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Slumdog gang in Hollywood
- Time ‘to party’ for star cast as Oscar countdown begins

Los Angeles, Feb. 21: By the time the Oscar ceremony goes live on television at 5pm on Sunday at the Kodak Theatre in Los Angeles, dawn will have broken in the slums of Mumbai. Given the time difference, it will, in fact, be 6.30am in India on Monday.

Shortly afterwards, we will know whether A.R. Rahman has done it, and whether Ashok Amritraj’s prediction to The Telegraph — “Slumdog will sweep” — has indeed come to pass.

In 81 years, Oscar history is replete with films that have come with umpteen nominations and left with nothing. Still, that also holds true for The Curious Case of Benjamin Button, which has 13 nominations to Slumdog’s 10.

For now, ahead of the arrivals on the red carpet, The Telegraph witnessed the comings and goings at the Beverley Hills hotel where many of the Slumdog gang are staying.

Madhur Mittal — he plays Salim, Jamal Malik’s criminal elder brother in the film — looks out from the balcony of his second-floor room and remarks that the green expanse, filled with palm trees and banana, resembles Bandra in Mumbai.

“Only it is much cleaner than Bombay,” he adds hastily. He is in a reflective mood because he is marking his 21st birthday far away from home.

His wish “to party” is soon met for he receives a telephone: “There is a private party tonight for Danny Boyle (Slumdog’s director).”

In the plush lobby of the hotel, there is pre-Oscar activity. Sleek limousines come and go. Flowers arrive. American women assistants with raucous voices talk on their cell phones. A guest wants creases steamed out from his designer tee shirt. A hotel employee pushes a trolley full of gowns into the lift. Perhaps these belong to Freida Pinto and onlookers are getting a sneak preview of what they are not supposed to see.

Then comes the lady herself. Freida, wearing a tight red sweater that would have looked good on Marilyn Monroe as well, breezes in and breezes out just as swiftly.

She looks a trifle exhausted and no wonder because she has been doing “back to back interviews”, she says. She is accompanied by an American man from Fox Searchlight, one of the production companies that has struck gold in the Mumbai slums.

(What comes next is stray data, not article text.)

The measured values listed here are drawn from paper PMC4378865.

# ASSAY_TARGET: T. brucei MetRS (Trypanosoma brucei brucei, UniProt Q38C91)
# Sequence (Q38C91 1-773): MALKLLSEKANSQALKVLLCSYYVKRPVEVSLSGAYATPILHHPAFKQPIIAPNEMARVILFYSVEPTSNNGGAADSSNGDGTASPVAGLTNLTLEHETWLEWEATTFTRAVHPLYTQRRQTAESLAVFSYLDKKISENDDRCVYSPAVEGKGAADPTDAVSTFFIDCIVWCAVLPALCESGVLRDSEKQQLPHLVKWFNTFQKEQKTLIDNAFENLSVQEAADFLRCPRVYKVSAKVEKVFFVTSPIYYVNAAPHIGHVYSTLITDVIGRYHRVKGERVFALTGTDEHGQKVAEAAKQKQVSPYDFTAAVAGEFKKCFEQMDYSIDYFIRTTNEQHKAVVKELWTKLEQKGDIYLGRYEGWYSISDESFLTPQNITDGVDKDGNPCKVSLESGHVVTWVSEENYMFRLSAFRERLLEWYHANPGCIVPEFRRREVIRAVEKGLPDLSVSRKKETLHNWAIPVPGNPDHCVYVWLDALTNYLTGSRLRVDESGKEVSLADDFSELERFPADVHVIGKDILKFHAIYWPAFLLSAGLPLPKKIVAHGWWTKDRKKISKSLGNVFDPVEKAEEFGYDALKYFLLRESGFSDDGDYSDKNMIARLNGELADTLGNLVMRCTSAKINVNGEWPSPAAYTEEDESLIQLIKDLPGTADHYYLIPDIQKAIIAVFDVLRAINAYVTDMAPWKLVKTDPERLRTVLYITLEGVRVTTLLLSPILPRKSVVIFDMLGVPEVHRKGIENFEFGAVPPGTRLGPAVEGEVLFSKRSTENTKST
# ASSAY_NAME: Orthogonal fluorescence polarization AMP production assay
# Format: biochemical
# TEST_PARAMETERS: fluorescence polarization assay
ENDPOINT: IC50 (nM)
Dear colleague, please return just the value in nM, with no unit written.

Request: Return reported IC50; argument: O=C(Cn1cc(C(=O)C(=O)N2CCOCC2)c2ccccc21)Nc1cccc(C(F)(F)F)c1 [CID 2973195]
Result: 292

Then Dev Patel wanders into the lobby. There is no mistaking his tall, lanky, fast bowler figure. He seems to have grown six inches since he was last interviewed by The Telegraph at the Soho Hotel in London in December.

He is escorted by an Englishwoman whom he introduces as “my agent”. Dev is slightly apologetic. “I have not brought my mum,” he admits, aware he has promised The Telegraph an interview with her. As compensation, he makes a friendly offer: “Let’s do high fives!” The moment for that might yet come.

Anil Kapoor and Irrfan Khan have arrived at the hotel but have been whisked out without even getting their keys. In LA, fame has its price.

The experience of being involved in an initially not very promising venture that has become a film that has won award after award --- “I counted 70 or is it 75?” Madhur wonders --- has strengthened the ties of friendship between the young actors.

Without any prompting whatsoever, Madhur is fiercely defensive about Freida, possibly because there have been media reports suggesting she has dumped her Mumbai boyfriend and possibly fiancé of long standing. “Whenever I meet the media I tell them there has been so much about her (private life) in the media that just isn’t true,” begins Madhur.

“There was one report in a Mumbai paper that she was married --- not true. She hasn’t changed. She remains a nice person. I tell my friends that.”

He is happy that most of the child actors from Slumdog have arrived. “In London, we were mobbed during a six-hour stopover at Heathrow. And on the way from the airport they wanted to take me to have my tux fitted but I have brought one from Bombay just in case.”

“The boys will look so cute in their tux,” he says.

What will the girls, Rubina Ali and Tanvi Ganesh Lonkar --- they play the very young and middle Latikas before Freida takes over the role --- wear?

He doesn’t know but is sure they will look “very nice”. Rubina, who has captured the hearts of millions across the world with her performance, got left behind in Mumbai apparently because “her visa did not come through on time”.

“But she is on her way,” Madhur says reassuringly.

The competition Freida receives on the red carpet will not be from the likes of Kate Winslet and Penelope Cruz, fabulous though the nominees for best actress and best supporting actress will look, but from Rubina, one suspects.

Confirming the arrival of the child actors, a spokesperson for Fox Searchlight, which picked up the film when it was dropped by Warner Bros, says: “No interviews --- we just want the kids to have a fun time.”

Madhur, who studied at Jai Hind College and looks nothing like the menacing Salim in Slumdog, discloses: “The children are going to Universal Studios in the morning, then perhaps Disney.” He has entertaining titbits to offer from the film. The pond of human excreta that the little Jamal had to wade through on his way to collect Amitabh Bachchan’s autograph was “actually made from peanut butter and chocolate”.

Madhur licks his fingers to make his point.

The discussion turns to Slumdog's Oscar chances. “There is so much pressure,” observes Madhur.

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